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There are many different reasons to see a specialist for atherosclerotic cardiovascular disease (ASCVD). You may want to find ways to improve your health, such as by lowering your LDL, or “bad” cholesterol levels. Your primary care doctor may want you to follow up on some test results from your physical. Maybe you already have a diagnosis of ASCVD. Or you’ve already had a heart attack. Whatever the reason for this first visit, you can expect the specialist to have certain goals in mind. 

They’ll seek to:

  • Figure out whether the symptoms you’re having are linked to ASCVD, then assess your overall risk for various medical conditions.
  • Find out if you have a high risk of having a cardiac event such as a heart attack.
  • Discuss your treatment and counsel you on your options.


When You Arrive for Your ASCVD Appointment

At the start of your visit, a medical assistant will take you to an exam room to collect data and do some simple tests. They’ll ask you for key health info such as:

  • Your personal medical history
  • Your family medical history, especially family members who’ve had similar conditions to yours
  • Your symptoms 
  • Medications you take
  • Any allergies you have

It can help to gather all your medical info and any notes in a folder for easy access so you don’t have to remember everything off the top of your head.

Checking Your Vital Signs

The assistant will then take your “vitals”: your blood pressure, heart rate, oxygen levels, height, and weight. They’ll likely also give you an electrocardiogram, also known as an EKG or ECG. This will check electrical signals in your heart and flag any problems. The specialist will get a lot of key information from these stats.

Your doctor might have asked you to have some bloodwork done before this initial visit. These are lab tests on small blood samples you give that measure cholesterol; the status of conditions like diabetes; and other things specific to your health.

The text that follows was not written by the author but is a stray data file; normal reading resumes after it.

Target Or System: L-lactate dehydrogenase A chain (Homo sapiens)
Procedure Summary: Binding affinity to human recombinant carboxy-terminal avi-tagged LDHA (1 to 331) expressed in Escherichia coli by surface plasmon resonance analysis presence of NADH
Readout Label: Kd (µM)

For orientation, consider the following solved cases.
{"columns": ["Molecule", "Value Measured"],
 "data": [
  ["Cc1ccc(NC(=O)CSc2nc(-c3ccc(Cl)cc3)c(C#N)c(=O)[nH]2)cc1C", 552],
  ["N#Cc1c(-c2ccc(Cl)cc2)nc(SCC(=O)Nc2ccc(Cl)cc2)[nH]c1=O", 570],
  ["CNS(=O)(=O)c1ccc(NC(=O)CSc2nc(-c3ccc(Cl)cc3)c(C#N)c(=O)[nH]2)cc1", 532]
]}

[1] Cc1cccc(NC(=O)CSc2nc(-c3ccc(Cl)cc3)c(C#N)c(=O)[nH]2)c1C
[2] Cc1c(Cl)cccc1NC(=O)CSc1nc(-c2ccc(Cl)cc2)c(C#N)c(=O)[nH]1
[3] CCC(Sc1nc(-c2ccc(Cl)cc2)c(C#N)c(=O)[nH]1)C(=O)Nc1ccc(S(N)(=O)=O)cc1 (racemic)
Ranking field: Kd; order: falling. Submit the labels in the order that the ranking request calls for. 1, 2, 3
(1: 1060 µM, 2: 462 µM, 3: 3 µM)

Meeting Your ASCVD Specialist

Your specialist will review the information your tests have gathered. They’ll then come in to meet you and start the interview. They’ll put together what they call a focused history to zero in on the reason for your visit. To do this, they’ll:

  • Look at your symptoms.
  • Collect information from you that will help show your chances of having certain health problems. 
  • Go over your personal history with you, then describe any tests and imaging you might need.
  • Ask about your lifestyle, such as a history of smoking.

Imaging and Testing for ASCVD

Your specialist also will review prior imaging and other tests you’ve had up until now. Data from tests like CT scans can show signs of ASCVD and other conditions. This is key in helping your doctor pinpoint your risk status.

A specialist such as a cardiologist will likely order further tests, including:

An echocardiogram. This scan of your heart made by sound waves shows how well your heart works and points out anything abnormal.

A stress test. This uses physical exercise to raise your heart rate. It helps assess how well your heart pumps blood and can flag issues such as blockages in your arteries. It also can show whether your symptoms are related to ASCVD.


Your Physical Exam for ASCVD

After the initial exam, your specialist will want to check out how well other parts of your body work. They’ll listen to your heart to identify murmurs or anything abnormal in your heart rhythm. They can also detect high cardiac pressure, which can point to heart failure or fluid buildup in your body. They’ll also listen to your lungs for anything unusual.

Discussing Your Treatment Plan for ASCVD 

You’ll likely spend the last part of your appointment deciding on or talking about a treatment plan. Your specialist may suggest treatments, including  a coronary angiogram, surgery, a pacemaker, or something else, and explain the possible side effects of each. They can also suggest ideas for changing your lifestyle to improve your condition and lessen chances of it getting worse. They should take time to answer your questions and make sure that you understand your options so you can advocate for your own health.

If you both decide more info is needed, your doctor will order more tests. 

Your doctor might not have all the answers on the spot. From this first visit, though, they can identify the most likely major issues you have and get started on treatment if needed.

Show Sources

Photo Credit: Wat'hna Racha / EyeEm / Getty Images


Salim Hayek MD, cardiologist and medical director, University of Michigan Frankel Cardiovascular Center Clinics, Ann Arbor, MI.

University of Michigan Health: “Cholesterol (Lipid Management).”

Dignity Health: “Cardiologist Appointment: What You Need and What to Expect.”

Mayo Clinic: “Electrocardiogram (ECG or EKG),” “Echocardiogram,” “Stress Test.”

MedlinePlus: “What You Need to Know About Blood Testing.”